Ogden’s 22nd Street trailhead is the nexus for numerous trails for Ogden and beyond. While not a particularly exciting trailhead in and of itself, a half dozen different trails coming off of 22nd Street lead to everywhere from across town, up the mountain, and/or to Provo or the Idaho Border.
22nd Street Trailhead provides access to:
Bonneville Shoreline Trail (BST)
Ogden Centennial Trail
Malan/Ogden Peak via BST
Hidden Valley via Indian Trail
Directions: The Trailhead is located in Ogden where 22nd Street ends at the foot of the mountains. From I-15, take the 12th Street exit, follow it until you reach Harrison Blvd, take a right onto Harrison, follow Harrison until you reach 22nd street, take a left toward the mountains, follow 22nd street until it ends at the base of the mountains.
The parking lot is large, paved and has room for about 15 vehicles. It is large enough to accommodate horse trailers. The lot has a sign saying it closes after dark, but I’ve never actually have seen it close. There is an information Kiosk located at the trailhead with a topographical map and safety information.
There are no rest facilities or water sources located at the trailhead. If you want to camp, you would most likely want to do it on whatever trail you’ve picked and set up a leave no trace camp somewhere well away from the trailhead. There shouldn’t be too many restrictions and/or charges as most of the trails are on forest service land (except Centennial and Birdsong which are Ogden City Trails).
Fauna and Flora
Being 22nd Street is near an urban area, the animals in the area are fairly shy and you won’t see too many unless you go hunting for them. There are Sage Grouse, Fox, Deer, Moose, Owls, Rabbits and Squirrels in the area, so you might get lucky. On the other hand, keep you ears and eyes open for rattlesnakes as this is a great habitat for them in the spring and summer.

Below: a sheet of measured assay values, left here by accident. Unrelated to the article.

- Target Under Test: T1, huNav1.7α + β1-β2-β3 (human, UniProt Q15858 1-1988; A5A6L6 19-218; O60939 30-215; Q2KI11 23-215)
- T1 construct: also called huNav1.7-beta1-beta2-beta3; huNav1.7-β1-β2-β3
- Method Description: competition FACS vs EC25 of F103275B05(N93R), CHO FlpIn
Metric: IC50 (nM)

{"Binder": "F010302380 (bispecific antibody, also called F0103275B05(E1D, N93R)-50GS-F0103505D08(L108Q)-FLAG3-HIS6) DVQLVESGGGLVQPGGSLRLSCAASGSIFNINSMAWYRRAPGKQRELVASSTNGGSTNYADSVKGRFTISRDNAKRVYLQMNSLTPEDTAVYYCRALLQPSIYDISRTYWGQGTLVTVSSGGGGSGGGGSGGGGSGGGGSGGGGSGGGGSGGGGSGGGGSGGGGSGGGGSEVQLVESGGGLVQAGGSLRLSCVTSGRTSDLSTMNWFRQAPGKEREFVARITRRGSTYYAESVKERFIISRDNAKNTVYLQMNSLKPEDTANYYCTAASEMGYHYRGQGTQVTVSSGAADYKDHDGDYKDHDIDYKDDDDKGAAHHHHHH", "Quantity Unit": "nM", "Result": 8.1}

The area immediately adjacent to the trail is dry, west facing rocky mountainsides. It takes a little hiking to reach actual “forest”. In the dry area, flora is mostly sage brush and bunch grass. During spring/summer, you can find a nice variety of wildflowers. The woods, when you do reach them, are mostly made up of Gambel oak, Canyon Maples, White Pines, and Utah Juniper.
Okay...where can I go?
Indian Trail: A 4.2 mile hike over the hill to Ogden Canyon ---Proceed East from the trailhead and follow the signs/trails up the West face of the mountain.
Hidden Valley: ~3 mile (one way) hike to overlook Taylor Canyon ---Follow Indian Trail up the side of the mountain. After about ½ mile you will see a rock with “Hidden Valley” painted in red. Watch carefully the sign is easy to miss.
Bonneville Shoreline: A ninety mile trail tracing the prehistoric Lake Bonneville shoreline
Bonneville Shoreline North --- Go 100 yards East, turn left, follow trail all the way to the Idaho border!
Bonneville Shoreline South --- Go 100 yards East, turn right, follow trail to Provo! (actually, just to 46th Street Ogden Beus Canyon, after that the BST gets a little spotty until you reach Layton)
Birdsong Trail: A mile long urban trail. Follow the BST north to the Rainbow Gardens. Trailhead is in the back of the Rainbow Gardens parking lot.
Centennial Trail: --- An ~11 mile paved trail weaving through Ogden. Follow the BST north to the Rainbow Gardens parking lot. Centennial’s Trailhead is next to the river.
Malan Peak, Ogden Peak and the Great Western Trail --- 22nd Street isn't the closest trailhead for these, but they can be reached by following the BST south toward 27th Street (the next canyon south) for about ½ mile.
ActivitiesHard Core Summiting: Go south on the Bonneville Shoreline trail to 27th street, up Taylor Canyon to Malan's Peak, and then up another 2000 Vertical to Mt. Ogden from the west. For even more sporty climbing, follow Hidden Valley trail to the end and then bushwack, traverse and climb Mt Ogden from the North.
Regular Hiking: All trails listed above are hikable but the best ones from the trailhead are Hidden Valley and Indian. Because they are fairly steep, there are very few mountain bikes and the higher you get, the less the crowds.
Snow Shoeing: The best trails for snow shoeing are Indian and Hidden Valley. Both get good snow and provide access to untraveled areas.
Mountain Biking: All of trails (except Indian and Hidden Valley) can be mountain biked, but the best one in the area would be the Bonneville Shoreline (either heading North or South).
Regular Biking: Although most of the trails are too rough. Centennial, being paved, is a great "tour biking" choice.
With Small Kids: Birdsong, being fairly short, is probably the best bet. Centennial goes past Dinosaur Park and has roaring dinosaurs you can hear from the trail. Centennial is also stroller friendly.